The Mudcat Café TM
Thread #120955   Message #2637599
Posted By: Marje
21-May-09 - 10:15 AM
Thread Name: Cornish Nightingale
Subject: RE: Cornish Nightingale
Right, for anyone who's still interested in a pedantic way:

The Cornish language guy had the following to say:

1. "There are no Cornish folks songs". I would say he's using both "Cornish" and "folk songs" in a strict way, but I think what he means is that any songs that exist now in Cornish are modern reconstructions, and it is very unlikely that any words or even tunes of true Cornish origin remain. [The 19th century singers of this song claimed that it was originally sung in Cornish, but as the language hadn't been spoken for over a century by that time, it is unlikely that they could know this, and it was probably fanciful wishful thinking on their part.]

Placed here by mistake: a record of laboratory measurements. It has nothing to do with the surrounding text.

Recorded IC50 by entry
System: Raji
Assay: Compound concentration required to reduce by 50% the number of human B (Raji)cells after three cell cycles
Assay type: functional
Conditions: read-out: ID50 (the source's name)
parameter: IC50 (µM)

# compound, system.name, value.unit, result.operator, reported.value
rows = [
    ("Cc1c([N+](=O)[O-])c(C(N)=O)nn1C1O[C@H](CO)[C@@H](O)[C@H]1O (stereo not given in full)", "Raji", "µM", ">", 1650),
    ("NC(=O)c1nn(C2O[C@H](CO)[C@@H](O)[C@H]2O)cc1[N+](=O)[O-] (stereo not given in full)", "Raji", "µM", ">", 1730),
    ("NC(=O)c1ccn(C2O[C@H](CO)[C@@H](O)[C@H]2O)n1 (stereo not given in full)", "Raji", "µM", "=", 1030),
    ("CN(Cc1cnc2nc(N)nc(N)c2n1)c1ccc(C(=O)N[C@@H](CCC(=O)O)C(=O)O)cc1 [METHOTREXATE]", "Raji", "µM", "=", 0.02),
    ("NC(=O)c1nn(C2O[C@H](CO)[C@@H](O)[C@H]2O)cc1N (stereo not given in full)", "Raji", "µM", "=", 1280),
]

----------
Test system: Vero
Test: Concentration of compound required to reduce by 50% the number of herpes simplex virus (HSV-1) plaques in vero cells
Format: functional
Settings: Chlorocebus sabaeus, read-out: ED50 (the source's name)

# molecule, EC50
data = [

2. There have never been nightingales in Cornwall.

3. "Eos" does mean "Nightingale" but he doesn't think it had an equivalent in ancient Cornish. He thinks it more likely to have been created in the 20th century revival of Cornish, and coined by some scholar from the Welsh (which is also Eos).

And (not him but me speaking now, answering a couple of posters above) yes, of course the nightingale is a symbol for rural rumpy-pumpy, in the same way as a fiddle, or a gun, or a bird-in-the-bush, or various other creatures and things can be. That doesn't make it any less interesting to try to trace the origins of the "nightingale" as a motif in Cornish and English song.

Oh, and one final point, for anyone still awake: only the male nightingale sings, so "as she sings in the valley below" is ornithologically questionable.

I think that's about all I have to say, and probably more than most people want to know.